Culture Culture

14/02/2022 - 09:53

Cooking che with field anabas - strange but real

Few people think that common fishy ingredient can be used to make that strange che (a sweet dish). But more than that, in Minh Mang’s era, Thai Y Vien (the Medical Institute) studied and adjusted the ingredients to make it one of the 25 royal sweet dishes.

Field anabas is processed in three steps before cooked into che. 

Mr. Nguyen Phuc Ung Vien, a grandson of the emperor Minh Mang’s 12th prince, who is keeping many royal medicinal secrets, cooked che ca ro dong for guests as evidence for the quintessence of che Hue.

"This che belongs to the “royal salty group.” Each group has 5 different kinds. The flavors are adjusted in accordance with the season to suit the taste of the diner. It is upgraded to become dietary supplement, helping blood circulation and good for the heart and the brain.” “This is one of the dishes which was recorded and handed down by the royal family branch of Mr. Ung Vien," said Mr. Ta Tri currently living in Ho Chi Minh City, who had had the chance to taste it.

Legend has it that when Lord Nguyen Anh arrived in Go Cong (now belonging to Tien Giang Province), he was invited by a woman a bowl of che ca ro dong cooked with cane sugar. To recall his difficult days, the first emperor of the Nguyen dynasty had the Medical Institute research and combine ingredients to upgrade it to become a dish for national banquets.

Che ca ro dong consists of anabas, egg, and pork (cheek meat). A good cook can tell the ingredients when tasting it, but in order to have a bowl of che that is both beautiful and medicinal, he needs to follow the recipe and know how to combine ingredients to perfection.

After Mr. Ung Vien passed away, people though that the recipe was gone with him. Luckily enough, it has an heir.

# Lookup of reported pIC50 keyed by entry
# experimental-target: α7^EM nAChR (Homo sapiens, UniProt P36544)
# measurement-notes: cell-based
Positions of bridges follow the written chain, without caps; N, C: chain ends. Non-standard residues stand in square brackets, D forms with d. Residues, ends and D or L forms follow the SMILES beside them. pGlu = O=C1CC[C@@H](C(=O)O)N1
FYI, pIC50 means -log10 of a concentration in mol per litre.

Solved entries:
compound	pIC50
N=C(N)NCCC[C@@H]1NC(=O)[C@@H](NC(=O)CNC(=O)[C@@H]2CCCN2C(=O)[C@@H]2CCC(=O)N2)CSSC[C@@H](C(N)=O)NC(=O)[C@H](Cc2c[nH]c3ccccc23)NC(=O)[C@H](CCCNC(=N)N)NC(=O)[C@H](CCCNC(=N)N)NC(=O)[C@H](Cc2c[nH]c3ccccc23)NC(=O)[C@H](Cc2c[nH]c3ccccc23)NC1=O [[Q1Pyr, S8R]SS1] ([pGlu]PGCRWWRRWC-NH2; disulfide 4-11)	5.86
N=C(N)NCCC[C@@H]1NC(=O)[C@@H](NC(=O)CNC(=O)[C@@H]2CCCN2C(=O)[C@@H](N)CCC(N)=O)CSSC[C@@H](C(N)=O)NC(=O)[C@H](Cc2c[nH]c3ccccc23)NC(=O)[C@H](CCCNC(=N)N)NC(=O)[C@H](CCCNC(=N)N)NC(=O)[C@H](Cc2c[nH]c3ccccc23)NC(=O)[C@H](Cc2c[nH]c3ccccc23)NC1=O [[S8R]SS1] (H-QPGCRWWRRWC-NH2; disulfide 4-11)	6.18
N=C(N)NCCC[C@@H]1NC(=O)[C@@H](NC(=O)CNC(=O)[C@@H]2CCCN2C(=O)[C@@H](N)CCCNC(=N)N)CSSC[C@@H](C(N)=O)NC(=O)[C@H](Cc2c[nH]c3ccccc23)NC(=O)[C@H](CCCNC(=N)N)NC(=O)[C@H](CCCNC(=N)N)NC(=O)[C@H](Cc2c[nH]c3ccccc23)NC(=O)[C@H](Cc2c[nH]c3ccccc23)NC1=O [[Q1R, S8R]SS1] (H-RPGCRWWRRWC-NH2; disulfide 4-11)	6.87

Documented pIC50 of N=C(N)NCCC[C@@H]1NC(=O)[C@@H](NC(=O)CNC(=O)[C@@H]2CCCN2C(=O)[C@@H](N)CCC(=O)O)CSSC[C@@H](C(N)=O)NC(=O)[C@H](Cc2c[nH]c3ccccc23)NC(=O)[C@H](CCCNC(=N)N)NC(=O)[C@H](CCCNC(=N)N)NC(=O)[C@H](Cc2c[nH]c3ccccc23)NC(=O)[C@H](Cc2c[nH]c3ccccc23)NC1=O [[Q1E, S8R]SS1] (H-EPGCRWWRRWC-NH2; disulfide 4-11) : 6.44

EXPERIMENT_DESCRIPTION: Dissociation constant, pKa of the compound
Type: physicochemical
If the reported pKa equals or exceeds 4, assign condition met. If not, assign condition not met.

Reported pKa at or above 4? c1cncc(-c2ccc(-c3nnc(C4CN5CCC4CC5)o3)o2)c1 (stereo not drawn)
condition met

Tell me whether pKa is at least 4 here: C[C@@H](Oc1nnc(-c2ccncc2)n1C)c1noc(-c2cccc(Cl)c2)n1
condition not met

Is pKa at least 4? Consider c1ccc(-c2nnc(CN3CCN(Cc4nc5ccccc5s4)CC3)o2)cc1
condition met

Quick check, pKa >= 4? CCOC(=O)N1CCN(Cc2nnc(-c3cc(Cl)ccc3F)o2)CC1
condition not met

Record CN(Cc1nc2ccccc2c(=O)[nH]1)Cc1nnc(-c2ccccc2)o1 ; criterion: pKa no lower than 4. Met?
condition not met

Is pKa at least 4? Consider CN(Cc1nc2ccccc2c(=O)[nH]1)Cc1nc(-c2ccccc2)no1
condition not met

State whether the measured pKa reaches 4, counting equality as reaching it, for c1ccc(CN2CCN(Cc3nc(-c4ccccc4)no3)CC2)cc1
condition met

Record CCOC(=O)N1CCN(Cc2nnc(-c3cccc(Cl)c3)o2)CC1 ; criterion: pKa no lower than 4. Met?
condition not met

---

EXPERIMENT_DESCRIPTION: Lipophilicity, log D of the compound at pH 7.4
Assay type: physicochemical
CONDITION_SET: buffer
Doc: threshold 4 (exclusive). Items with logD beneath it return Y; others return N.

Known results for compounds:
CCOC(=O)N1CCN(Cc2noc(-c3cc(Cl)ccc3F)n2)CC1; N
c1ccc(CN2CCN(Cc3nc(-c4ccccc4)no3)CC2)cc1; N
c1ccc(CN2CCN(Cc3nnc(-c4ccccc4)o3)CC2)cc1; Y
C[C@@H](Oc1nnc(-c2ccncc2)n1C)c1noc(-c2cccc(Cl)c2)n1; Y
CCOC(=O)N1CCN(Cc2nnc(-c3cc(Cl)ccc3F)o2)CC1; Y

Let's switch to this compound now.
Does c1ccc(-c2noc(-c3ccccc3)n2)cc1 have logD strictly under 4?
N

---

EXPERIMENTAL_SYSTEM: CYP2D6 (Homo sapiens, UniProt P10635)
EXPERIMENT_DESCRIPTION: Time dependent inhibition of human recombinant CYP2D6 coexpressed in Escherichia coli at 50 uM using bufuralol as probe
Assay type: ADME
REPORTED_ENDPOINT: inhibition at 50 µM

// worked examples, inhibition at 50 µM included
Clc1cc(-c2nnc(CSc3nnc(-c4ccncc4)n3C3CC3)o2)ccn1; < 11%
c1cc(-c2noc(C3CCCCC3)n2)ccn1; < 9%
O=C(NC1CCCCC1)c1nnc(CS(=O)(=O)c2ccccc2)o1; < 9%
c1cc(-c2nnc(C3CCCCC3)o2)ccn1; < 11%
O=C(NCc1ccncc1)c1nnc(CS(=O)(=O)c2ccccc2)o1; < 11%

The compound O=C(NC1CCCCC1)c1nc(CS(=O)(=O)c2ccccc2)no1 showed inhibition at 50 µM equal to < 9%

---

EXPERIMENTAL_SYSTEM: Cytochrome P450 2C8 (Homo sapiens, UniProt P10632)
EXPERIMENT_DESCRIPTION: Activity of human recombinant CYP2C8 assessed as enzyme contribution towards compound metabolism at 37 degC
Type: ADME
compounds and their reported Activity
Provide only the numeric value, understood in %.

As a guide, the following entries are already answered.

Che ca ro dong is considered the most perfect combination of ingredients and medicinal materials.

This more-than-200-year-old sweet dish was cooked for a few close guests by Tran Thanh Quang, a Hue local and student of Mr. Ung Vien. "Although it is not easy to eat if you try it for the first time, you will become addicted without knowing with time. Its taste is so strange,” recalled Thanh Mai after her first time of tasting the dish.

To enjoy che ca ro dong the diner often eats just a little bit at a time, partly because he is embarrassed, partly because he does not want to finish it soon. The flesh of anabas is chewy and fragrant, the pork cubes are crispy, and the chicken egg is soft and fatty. It is as if the five senses were awakened when you enjoy it.

The ingredients are high in protein, but it does not smell fishy, and the taste lingers on the tip of the tongue. It is thanks to the mint and tea which drives away the fishy smell and leave a pleasant aftertaste. That sticky che is just sweet enough whether eaten hot or cold. It is because of cane sugar and arrowroot starch. Some other secret medicinal materials are added to make the unique sweet dish which surprises those who taste it.

“The field anabas goes through three processing stages. This dish needs fermented velvet beans which require three to four months for them to ferment. People need 3 hours to cook this dish and it must be made in a processed earthen pot.” This royal che proves our ancestors’ utmost meticulousness in research and cuisine.

Considered in terms of eastern medicine, field anabas is sweet and “average” (neither “hot” nor “cold”), good for blood and for burned-out people. Chicken egg is wholesome and “average,” and cures fevers, coughs, and flu. Velvet beans are inherently toxic but used properly, they help warm the body up, reduce heartburn or hiccups, and treat diarrhea.

Listing some ingredients to see how their combination and adjustment strengthen their medicinal effects  to improve health and to detoxify the body. That is the result of a long process of selection and inheritance. 

Che ca ro dong is so strange and special, but very few materials mention it. According to Mr. Truong Ngoc Tuong, a well-known Southern cultural researcher, it may be a folk story, or a private secret recipe of the imperial court.

The heritage of the Nguyen dynasty, which lasted for more than 140 years, contains many mysteries preserved by its descendants only. They will disappear soon if we do not plan to conserve them.

Che ca ro only can tell an interesting culinary story. In order to have such perfect che ca ro dong, one needed the continuity, analysis, synthesis, adjustment, and combination of ingredients and spices. 

So do not ask why Hue dishes are so sophisticated. Some dishes are just some bites or some small spoons, but they contain in themselves lots of knowledge, techniques, and even the quintessence of the whole dynasty. As of now, if you want to enjoy a bowl of che ca ro dong, you have to wait at least a couple of months for velvet beans to ferment. 

Story and photos: LINH TUE